You could try prescribing yourself some  insoles such as Silicone Heel Cups such as these ---->

Seeing as you say you're a healthcare professional, you should know better than to suggest self-prescribing!  :o Good grief, whatever next! DIY prosthetics?  ::)

LOL, i think orthotists charge too much for their services... i know they gotta make a living and all, but in recent years its all too common for orthotists to sell stock items for largely inflated prices or charging someone a small fortune for an hour of their time... and i don't think thats right!

There are loads of insoles that claim to improve your feet and such, i was just trying to suggest a recognised clinical soloution to plantarfasciitis that might benefit someone suffering from it. 

Acute plantar fasciitis is a fairly easy thing to treat ~ rest, gentle weightbearing exercise, ice, anti-inflammatories and appropriate insoles/orthotics, if necessary.

Chronic plantar fasciitis, on the other hand, is one of the hardest things to effectively treat, because of all the internal scarring of the plantar fascia.

Acute plantar fasciitis can easily become chronic with inappropriate treatment and IMHO orthotic self-treatment is inappropriate as it's rarely satisfactory.

Sadly, poorly managed plantar fasciitis can, in worst case senarios, become sudex atrophy aka Reflex Sympathetic Dystrophy.

Anyway, if you search around, in the UK or Eire, you should be able to find a decent podiatrist who won't charge you the earth for an orthotic. Not sure about orthotists, though - they're an entirely different kettle of fish!  ::)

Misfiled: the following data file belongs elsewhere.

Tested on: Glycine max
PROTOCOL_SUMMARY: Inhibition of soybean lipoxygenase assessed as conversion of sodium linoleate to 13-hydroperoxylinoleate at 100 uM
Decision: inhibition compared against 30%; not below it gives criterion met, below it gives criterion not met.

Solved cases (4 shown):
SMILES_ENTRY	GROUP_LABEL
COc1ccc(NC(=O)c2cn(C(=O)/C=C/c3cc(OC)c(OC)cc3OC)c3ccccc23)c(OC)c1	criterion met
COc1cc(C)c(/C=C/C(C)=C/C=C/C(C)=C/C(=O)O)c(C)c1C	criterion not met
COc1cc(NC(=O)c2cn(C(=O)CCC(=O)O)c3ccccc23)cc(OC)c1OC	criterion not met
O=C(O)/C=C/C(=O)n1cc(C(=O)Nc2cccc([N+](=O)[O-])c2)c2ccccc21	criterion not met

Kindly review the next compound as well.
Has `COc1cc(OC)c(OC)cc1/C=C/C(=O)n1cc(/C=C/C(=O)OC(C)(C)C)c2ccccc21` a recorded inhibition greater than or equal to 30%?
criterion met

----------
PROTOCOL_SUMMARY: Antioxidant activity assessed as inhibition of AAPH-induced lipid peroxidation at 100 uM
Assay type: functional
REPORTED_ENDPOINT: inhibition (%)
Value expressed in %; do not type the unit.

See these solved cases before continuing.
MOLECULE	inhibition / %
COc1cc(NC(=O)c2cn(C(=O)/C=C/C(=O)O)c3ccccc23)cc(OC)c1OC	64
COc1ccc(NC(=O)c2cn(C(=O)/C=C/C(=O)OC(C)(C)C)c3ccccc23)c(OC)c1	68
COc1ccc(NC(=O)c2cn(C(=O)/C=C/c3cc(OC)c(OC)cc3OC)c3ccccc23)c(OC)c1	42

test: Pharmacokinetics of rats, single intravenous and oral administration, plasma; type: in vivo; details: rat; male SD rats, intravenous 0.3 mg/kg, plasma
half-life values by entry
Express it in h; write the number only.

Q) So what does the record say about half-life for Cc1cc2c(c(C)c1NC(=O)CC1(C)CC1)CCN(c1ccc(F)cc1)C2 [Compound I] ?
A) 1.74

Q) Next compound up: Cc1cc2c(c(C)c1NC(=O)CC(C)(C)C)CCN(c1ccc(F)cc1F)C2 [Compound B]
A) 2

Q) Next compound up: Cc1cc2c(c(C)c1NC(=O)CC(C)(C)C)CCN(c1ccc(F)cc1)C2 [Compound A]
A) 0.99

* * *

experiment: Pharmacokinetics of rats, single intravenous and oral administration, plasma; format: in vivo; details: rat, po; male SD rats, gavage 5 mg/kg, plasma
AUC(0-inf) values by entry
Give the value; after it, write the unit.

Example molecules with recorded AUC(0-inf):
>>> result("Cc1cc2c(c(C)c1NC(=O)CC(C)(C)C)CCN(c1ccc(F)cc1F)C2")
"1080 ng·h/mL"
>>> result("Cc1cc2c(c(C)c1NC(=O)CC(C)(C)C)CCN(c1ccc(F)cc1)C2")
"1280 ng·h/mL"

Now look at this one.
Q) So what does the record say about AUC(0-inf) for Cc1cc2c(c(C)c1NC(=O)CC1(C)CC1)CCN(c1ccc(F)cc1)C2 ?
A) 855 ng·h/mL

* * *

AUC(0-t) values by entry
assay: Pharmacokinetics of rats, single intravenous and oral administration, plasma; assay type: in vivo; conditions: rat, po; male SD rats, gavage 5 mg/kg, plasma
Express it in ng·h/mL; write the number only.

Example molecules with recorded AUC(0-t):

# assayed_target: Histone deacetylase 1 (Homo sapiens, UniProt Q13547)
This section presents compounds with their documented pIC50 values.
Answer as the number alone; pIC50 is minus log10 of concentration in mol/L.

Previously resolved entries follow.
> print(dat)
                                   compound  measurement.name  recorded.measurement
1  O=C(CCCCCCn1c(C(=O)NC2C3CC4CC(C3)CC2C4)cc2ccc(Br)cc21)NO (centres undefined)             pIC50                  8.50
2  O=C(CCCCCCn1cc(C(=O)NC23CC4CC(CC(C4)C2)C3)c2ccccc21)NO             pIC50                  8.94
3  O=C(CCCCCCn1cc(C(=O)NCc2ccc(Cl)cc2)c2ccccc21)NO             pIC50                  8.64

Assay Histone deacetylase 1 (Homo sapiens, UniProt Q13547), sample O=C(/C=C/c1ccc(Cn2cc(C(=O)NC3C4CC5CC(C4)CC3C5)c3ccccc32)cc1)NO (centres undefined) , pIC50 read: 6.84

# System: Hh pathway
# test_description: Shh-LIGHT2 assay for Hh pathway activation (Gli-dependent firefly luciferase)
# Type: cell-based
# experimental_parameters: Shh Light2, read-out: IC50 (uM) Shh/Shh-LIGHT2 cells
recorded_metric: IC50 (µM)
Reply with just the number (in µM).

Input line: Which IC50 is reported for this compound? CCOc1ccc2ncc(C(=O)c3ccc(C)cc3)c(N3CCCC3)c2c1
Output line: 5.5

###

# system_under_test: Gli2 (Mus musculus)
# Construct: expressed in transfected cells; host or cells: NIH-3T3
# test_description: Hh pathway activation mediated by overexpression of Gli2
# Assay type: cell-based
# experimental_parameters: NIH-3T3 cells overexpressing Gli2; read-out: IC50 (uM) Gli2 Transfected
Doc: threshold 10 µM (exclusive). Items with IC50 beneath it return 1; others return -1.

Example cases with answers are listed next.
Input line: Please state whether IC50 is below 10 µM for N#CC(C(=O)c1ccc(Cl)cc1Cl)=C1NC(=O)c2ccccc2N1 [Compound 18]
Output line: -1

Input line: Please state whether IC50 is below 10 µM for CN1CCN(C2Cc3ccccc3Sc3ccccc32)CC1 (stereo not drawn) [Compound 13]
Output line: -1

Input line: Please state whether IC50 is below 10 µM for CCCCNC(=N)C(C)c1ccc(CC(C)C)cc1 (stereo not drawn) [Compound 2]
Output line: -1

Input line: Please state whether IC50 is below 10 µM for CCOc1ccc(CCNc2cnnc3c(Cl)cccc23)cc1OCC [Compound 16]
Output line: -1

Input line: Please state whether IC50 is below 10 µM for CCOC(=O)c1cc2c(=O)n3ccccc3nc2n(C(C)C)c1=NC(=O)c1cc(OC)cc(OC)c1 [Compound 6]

General Discussion / Re: heterotopic ossification anyone?
« on: June 04, 2009, 12:23:54 PM »
BTW, i did ask dr. pollack if more left legs are amputated (above the knee) & he says there was a study few years ago which showed that more left legs are being amputated in the U.S. and in other countries but no one knows why.  more left legs are amputated among Iraqi veteran amputees also. 

isn't that just weird?

I think I mentioned this a while ago?  ??? I think it's probably because of our anatomy and that the left leg is slightly more compromised vascular-wise, so if there's an injury the left leg is more likely to be lost.

I'm sorry to hear about your surgery, though - it's tough going through surgery again. Liked your comment about George W ... hehehe

General Discussion / Re: Heel pain
« on: June 04, 2009, 12:18:49 PM »
Good Orthotics could well help (but could be costly to see an orthotist or podiatrist).

You could try prescribing yourself some  insoles such as Silicone Heel Cups such as these ---->

Seeing as you say you're a healthcare professional, you should know better than to suggest self-prescribing!  :o Good grief, whatever next! DIY prosthetics?  ::)

I'm glad your foot's feeling better, Steve.  :) Keep using the ice for a few weeks, as you'll still have quite a bit of swelling. And, try using the ice before you go walking on it and just afterwards. The soft drinks bottle of ice is good (when you're wearing a sock) as you can roll your foot backwards and forwards over it - it applies the ice and also stretches it very gently.

General Discussion / Re: Heel pain
« on: June 01, 2009, 09:14:14 AM »
I only have one foot and I seem to keep doing things to it. This time its the heel. Sharp pain and stiffness. I noticed after a day out with the pick axe digging through compacted small stones to reach a water pipe. Google seems to tell me that its Plantar Fasciitis. I stretch it which seems to help a little but every morning its fairly painful. Is this a amp thing or just getting older?

It could be plantar fasciitis, but you need to get it looked at to make sure, Steve. It's caused by 'over use' - too much stress or rather large body weight to foot size ratio.  ::)

You need to gently stretch the plantar fascia (with theraband or a pair of womens tights) a few times, before you get out of bed. And, you can apply ice - use a soft drinks plastic bottle half to 2/3rds filled with water ... pop it in the freezer and use it during the day, but particularly at night. You could also visit your local podiatrist to see if you need an orthotic.

Anyway, how long has this been going on? Haven't you just injured your foot? Do you think you may have started walking on it too quickly?   :)